Hard to be a God- You've never seen anything like it!

Posted 4 August 2015 about Hard to be a God.

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The phrase "You've never seen anything like it!" is somewhat overused in regard to cinema nowadays. Spectacular CGI visuals abound with every new Hollywood blockbuster looking to outdo its predecessor with spectacular special effects. But, isn't it all getting a bit boring? What about a film whose imagery, although stunning and truly epic in its scope, uses very few digital effects but instead creates an absolutely convincing representation of life on an alien planet by actually building sets, designing completely convincing costumes and having the actors practically live in them for several years whilst principal photography takes place? Well here it is, Russian director Alexei German's final film,Hard To Be A God; an incredible twelve years in the making during which time its creator passing away before post-production was finished and the film finally completed by his son, Alexei German Jr.

The film, an adaptation of Arkady and Boris Strugatsky's science fiction novel of the same name, is set on the distant planet of Arkanar where a group of scientists from earth have been sent to observe the society that exists there. The planet is in a state similar to earth in medieval times but due to superstition and fear its development has stalled with literacy, medicine and culture punishable by torture and death. One of the scientists, Don Rumata, begins to despair of the violence and degradation that surrounds him and it is increasingly difficult for him to obey the strict rule not to interfere with the development of Arkanar's society. He therefore finds himself on a fateful course that will lead to an inevitable reckoning with the instigator of the repressive inquisition, the all-powerful Don Reba.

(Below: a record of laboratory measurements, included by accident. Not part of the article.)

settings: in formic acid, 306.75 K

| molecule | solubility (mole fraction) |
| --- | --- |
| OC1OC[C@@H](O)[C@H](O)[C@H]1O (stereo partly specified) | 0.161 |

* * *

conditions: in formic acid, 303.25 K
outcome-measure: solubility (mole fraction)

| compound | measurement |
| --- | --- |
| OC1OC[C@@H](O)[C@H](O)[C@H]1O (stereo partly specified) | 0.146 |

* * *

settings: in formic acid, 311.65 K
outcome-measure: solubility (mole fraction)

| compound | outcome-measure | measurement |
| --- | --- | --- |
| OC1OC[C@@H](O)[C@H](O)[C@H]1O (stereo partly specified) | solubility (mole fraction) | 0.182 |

As a piece of science fiction the film is completely unique. There are only the merest hints and reminders that we are not actually on earth in the Dark Ages; we hear (or think we hear) snatches of recognisable tunes being whistled by the scientists; Rumata plays bebop jazz on a clarinet-like wind instrument and, just once, we glimpse a motorised armoured vehicle trundling through the mud. The film is an uncompromising and completely immersive experience, often shot in extreme close-up with objects constantly obscuring the frame; the production design is so authentic and tactile that you feel you can almost smell the excrement, urine and blood that the film's characters wallow in. These cluttered and claustrophobic scenes are then suddenly interspersed with truly horrific vistas of mass executions and torture that are worthy of Brueghel in their detailing of human suffering.

It is therefore, not a film for the faint-hearted. However, if you caught any of last year's Red Planets season of Soviet science fiction you will be enthralled by this astonishing piece of filmmaking which will, in time, be seen as a landmark in the history of cinema. Alexei German made only six films in a career that spanned almost forty years and little of his work has been seen in the west outside of festival screenings; it is to be hoped that, with the release of Hard To Be A God, we might now get the opportunity to see more of his work.

Oh and you will have never seen anything like it…ever.

Martin Carter

Principal Film Lecturer at Sheffield Hallam University, Martin regularly gives lectures and courses at The Showroom Cinema in Sheffield.Read more posts by Martin Carter

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